Printed CIGS thin-film specialist Nanosolar hasn’t toned down its brash bragging ways, despite a leadership change last year. A rare public announcement highlights a string of bullish statements, despite some already detailed exclusively by PV-Tech back in October 2010.

Key new information includes module efficiencies for Nanosolar’s ‘Utility Panel’ as ‘measured’ by Fraunhofer Institute for Solar Energy (ISE) and the National Renewable Energy Laboratory (NREL), coming in at 11.6%, and its printed CIGS solar cells which reached efficiencies of 13.9%.

The company also stated that it has secured an agreement for panel warranty insurance with Munich Re for its Utility Panel as utility-scale projects will soon be announced. The module warranty policy covers Nanosolar's 2011 factory production, according to the company.

New claims staked by the start-up include the news that its Utility Panel has one of the lowest carbon dioxide and toxic emissions lifecycle footprints in the PV industry, while the energy payback time is claimed to be less than eight months.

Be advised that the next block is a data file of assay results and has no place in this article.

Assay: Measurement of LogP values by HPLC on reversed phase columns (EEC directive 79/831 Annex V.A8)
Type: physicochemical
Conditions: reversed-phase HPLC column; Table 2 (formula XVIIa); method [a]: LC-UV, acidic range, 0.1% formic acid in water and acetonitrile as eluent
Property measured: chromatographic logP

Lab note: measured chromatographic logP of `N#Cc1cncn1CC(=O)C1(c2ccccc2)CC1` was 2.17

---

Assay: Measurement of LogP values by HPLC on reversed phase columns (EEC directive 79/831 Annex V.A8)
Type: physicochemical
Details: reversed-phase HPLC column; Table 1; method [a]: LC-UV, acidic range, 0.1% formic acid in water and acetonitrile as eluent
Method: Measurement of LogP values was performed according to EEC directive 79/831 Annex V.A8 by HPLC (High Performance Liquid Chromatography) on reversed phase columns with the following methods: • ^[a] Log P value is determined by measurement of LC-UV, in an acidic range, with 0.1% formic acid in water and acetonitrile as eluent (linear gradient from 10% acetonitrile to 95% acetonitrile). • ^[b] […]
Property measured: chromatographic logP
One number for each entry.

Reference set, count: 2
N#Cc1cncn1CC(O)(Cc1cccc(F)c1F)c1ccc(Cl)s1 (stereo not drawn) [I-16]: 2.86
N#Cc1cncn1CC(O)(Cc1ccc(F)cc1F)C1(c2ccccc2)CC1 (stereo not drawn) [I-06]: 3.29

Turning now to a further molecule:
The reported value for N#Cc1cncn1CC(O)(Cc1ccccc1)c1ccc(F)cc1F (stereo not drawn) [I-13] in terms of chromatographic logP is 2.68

The modules were said to reduce mounting hardware costs and wiring cable volume for large-scale installations, compared with conventional offerings.

Further claims for the module were detailed as producing more power and operating at lower voltage than ‘standard’ thin-film modules, though the company didn’t provide any actual comparisons.

In addition, Nanosolar said that it has the first solar module to be certified by TÜV to operate at up to 1500 system volts.

In combination with claimed design features, a balance-of-system cost saving of up to 30% can be achieved for utility-scale power plants when its modules are deployed, compared with competitive thin-film product offerings.

"Together, these announcements establish the Nanosolar Utility Panel as a leading choice in thin film, utility-scale solar," noted Geoff Tate, CEO of Nanosolar, Inc. "We will soon announce strategic supply agreements with a number of solar power plant developers and installers that will leverage Nanosolar's ability to drive down the cost of solar power."